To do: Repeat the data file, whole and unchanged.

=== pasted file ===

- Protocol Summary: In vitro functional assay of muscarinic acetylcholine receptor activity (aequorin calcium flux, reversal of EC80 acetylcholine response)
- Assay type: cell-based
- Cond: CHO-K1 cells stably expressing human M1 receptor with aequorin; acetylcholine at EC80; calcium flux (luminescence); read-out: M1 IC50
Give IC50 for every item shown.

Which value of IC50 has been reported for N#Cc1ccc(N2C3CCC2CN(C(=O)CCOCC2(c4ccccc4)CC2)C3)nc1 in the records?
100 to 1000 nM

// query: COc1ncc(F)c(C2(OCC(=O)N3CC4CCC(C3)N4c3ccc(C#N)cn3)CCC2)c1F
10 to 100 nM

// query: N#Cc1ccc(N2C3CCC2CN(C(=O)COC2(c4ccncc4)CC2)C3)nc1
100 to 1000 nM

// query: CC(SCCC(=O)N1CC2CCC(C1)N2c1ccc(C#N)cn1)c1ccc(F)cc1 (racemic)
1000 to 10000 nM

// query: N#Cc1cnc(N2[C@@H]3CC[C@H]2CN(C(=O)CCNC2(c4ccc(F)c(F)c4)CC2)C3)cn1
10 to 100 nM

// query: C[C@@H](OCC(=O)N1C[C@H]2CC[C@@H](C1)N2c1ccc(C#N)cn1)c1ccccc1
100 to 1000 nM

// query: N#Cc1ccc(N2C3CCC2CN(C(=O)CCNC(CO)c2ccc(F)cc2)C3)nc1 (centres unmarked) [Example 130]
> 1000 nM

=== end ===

- Protocol Summary: In vitro functional assay of muscarinic acetylcholine receptor activity (aequorin calcium flux, reversal of EC80 acetylcholine response)
- Assay type: cell-based
- Cond: CHO-K1 cells stably expressing human M1 receptor with aequorin; acetylcholine at EC80; calcium flux (luminescence); read-out: M1 IC50
Give IC50 for every item shown.

Which value of IC50 has been reported for N#Cc1ccc(N2C3CCC2CN(C(=O)CCOCC2(c4ccccc4)CC2)C3)nc1 in the records?
100 to 1000 nM

// query: COc1ncc(F)c(C2(OCC(=O)N3CC4CCC(C3)N4c3ccc(C#N)cn3)CCC2)c1F
10 to 100 nM

// query: N#Cc1ccc(N2C3CCC2CN(C(=O)COC2(c4ccncc4)CC2)C3)nc1
100 to 1000 nM

// query: CC(SCCC(=O)N1CC2CCC(C1)N2c1ccc(C#N)cn1)c1ccc(F)cc1 (racemic)
1000 to 10000 nM

// query: N#Cc1cnc(N2[C@@H]3CC[C@H]2CN(C(=O)CCNC2(c4ccc(F)c(F)c4)CC2)C3)cn1
10 to 100 nM

// query: C[C@@H](OCC(=O)N1C[C@H]2CC[C@@H](C1)N2c1ccc(C#N)cn1)c1ccccc1
100 to 1000 nM

// query: N#Cc1ccc(N2C3CCC2CN(C(=O)CCNC(CO)c2ccc(F)cc2)C3)nc1 (centres unmarked) [Example 130]
> 1000 nM